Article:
Some days are a gift

Sometimes I have to laugh at myself. So much earnest thought on questions of religion. A comment from Ursus77 about emphasizing the ancestors and the local spirits reminded me that thinking about choices is a luxury I give myself because I enjoy it. Combine that with a lazy afternoon listening to Covenant. Is there any doubt which direction I’m going? I’m a heathen. I really don’t understand why I struggle against it.

I’ve been doing this for more than 30 years now. I was leafing through very old journals yesterday. My entries were often spotty; those journals are useful mostly because they take me back in memory to a particular time. I see, though, that I was aware of, and connected to, Ásatrú Free Assembly as early as 1977 and that by 1978 I was working on several articles for their newsletter (which I don’t seem to have ever finished — I’ve schlepped the drafts from one computer to another ever since).

I’m pleased to know that. I’ve been wondering whether it was before or after I married Missey (1980). I was thinking it must have been before because that was the last time for many years that I showed any real religious independence outside my relationships, but also thinking that it could have been in the period just before I met Jim (1982), or perhaps during my SCA period (say 1983-84). It makes sense that my earliest official heathen period was during the time after I met Will (1977). I had remembered that particular period as Wiccan, but my journal certainly doesn’t bear out that memory. I’ll have to let the memories come to the surface in their own time, but I’d guess it was Missey who talked me into leaving the AFA when I was uncomfortable about their racism.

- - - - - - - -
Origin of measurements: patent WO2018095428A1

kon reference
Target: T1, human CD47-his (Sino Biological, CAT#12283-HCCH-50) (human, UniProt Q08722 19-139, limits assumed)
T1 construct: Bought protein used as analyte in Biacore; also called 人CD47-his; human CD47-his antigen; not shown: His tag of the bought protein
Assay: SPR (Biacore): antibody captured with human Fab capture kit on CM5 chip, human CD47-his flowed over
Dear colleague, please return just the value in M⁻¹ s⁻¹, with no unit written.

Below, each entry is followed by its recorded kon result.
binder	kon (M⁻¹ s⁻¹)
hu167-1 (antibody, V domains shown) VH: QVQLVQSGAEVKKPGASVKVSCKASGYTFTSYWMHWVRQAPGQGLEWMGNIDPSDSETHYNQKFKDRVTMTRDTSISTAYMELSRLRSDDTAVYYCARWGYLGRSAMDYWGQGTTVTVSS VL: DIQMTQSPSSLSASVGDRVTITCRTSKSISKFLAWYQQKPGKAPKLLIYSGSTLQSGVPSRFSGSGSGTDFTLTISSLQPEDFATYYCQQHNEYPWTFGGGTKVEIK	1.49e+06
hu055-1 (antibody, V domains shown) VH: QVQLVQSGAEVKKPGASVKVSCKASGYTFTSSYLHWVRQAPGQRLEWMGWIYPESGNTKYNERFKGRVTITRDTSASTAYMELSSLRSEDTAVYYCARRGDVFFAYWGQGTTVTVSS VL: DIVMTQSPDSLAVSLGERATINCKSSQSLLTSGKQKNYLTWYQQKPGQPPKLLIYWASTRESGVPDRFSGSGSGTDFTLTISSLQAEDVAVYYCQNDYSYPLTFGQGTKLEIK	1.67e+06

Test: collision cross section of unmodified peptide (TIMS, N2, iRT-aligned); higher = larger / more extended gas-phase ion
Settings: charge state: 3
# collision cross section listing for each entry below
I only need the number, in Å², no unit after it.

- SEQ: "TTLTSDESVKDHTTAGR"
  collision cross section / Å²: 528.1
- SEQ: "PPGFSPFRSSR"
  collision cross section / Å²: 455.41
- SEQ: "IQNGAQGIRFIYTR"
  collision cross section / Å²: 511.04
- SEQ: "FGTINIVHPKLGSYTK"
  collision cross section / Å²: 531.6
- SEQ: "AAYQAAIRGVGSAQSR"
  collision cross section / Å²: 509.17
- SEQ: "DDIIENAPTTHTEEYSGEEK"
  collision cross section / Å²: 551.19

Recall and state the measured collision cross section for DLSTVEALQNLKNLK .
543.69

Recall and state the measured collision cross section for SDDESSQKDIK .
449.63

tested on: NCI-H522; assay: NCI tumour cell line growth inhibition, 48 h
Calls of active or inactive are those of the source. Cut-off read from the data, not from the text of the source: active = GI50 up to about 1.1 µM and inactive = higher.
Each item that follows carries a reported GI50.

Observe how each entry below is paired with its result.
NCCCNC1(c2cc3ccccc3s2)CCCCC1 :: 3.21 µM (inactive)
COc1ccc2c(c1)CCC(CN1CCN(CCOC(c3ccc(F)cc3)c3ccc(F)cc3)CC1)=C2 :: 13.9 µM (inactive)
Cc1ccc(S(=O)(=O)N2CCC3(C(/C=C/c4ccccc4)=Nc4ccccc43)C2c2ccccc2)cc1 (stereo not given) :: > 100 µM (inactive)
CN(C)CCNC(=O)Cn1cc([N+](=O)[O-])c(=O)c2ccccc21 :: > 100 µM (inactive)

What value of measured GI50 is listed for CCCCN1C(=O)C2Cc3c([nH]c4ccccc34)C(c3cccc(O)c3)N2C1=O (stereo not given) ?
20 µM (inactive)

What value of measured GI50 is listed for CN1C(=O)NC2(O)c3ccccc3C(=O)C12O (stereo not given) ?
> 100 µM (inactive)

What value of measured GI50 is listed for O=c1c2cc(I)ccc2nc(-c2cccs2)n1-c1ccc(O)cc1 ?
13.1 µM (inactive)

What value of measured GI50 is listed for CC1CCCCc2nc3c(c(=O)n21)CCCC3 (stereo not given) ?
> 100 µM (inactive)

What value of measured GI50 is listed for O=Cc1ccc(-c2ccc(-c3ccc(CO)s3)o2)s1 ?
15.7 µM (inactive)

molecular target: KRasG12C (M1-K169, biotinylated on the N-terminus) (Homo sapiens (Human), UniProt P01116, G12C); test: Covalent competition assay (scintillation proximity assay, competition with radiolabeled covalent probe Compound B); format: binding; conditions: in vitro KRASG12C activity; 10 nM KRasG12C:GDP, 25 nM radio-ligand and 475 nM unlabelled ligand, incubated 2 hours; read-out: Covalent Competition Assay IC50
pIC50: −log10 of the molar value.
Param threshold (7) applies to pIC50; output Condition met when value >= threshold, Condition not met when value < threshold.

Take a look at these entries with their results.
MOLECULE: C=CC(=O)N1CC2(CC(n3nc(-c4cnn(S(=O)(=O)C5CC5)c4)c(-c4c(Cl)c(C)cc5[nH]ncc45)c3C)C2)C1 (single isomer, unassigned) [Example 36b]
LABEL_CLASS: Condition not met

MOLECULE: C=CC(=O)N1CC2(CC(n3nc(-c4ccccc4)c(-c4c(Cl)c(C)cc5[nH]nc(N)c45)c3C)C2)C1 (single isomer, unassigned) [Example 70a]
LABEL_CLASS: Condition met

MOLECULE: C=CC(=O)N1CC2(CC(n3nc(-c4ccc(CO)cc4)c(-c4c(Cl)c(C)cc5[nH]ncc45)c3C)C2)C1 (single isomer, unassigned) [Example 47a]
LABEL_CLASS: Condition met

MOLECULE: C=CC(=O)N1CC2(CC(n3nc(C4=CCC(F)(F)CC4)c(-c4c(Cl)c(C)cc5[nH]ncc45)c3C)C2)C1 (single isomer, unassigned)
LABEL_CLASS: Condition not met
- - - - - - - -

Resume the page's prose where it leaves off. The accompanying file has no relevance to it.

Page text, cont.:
A part of my past recovered. It’s hell to get older and start forgetting when things happened. (Someone asked me once why heathens are always so anxious to establish how long they’ve been heathen. My answer: Because they can’t pretend that their families went underground during The Burning Times. The heathen and pagan communities are defensive about reviving non-Christian religions, so they go for all the antiquity they can get.)

From Call the ships to port, by Covenant, one of my favorite songs:

“A billion words ago the sailors disappeared,
A story for the children to rock them back to sleep,
A million burning books like torches in our hands,
A fabric of ideals to decorate our homes,
A thousand generations the soil on which we walk . . . .
A billion words ago they sang of song of leaving,
An echo from the chorus will call them back again.
A choir full of longing will call our ships to port.
Tonight we light the fires, . . .
Tonight we walk on water,
And tomorrow we’ll be gone.”

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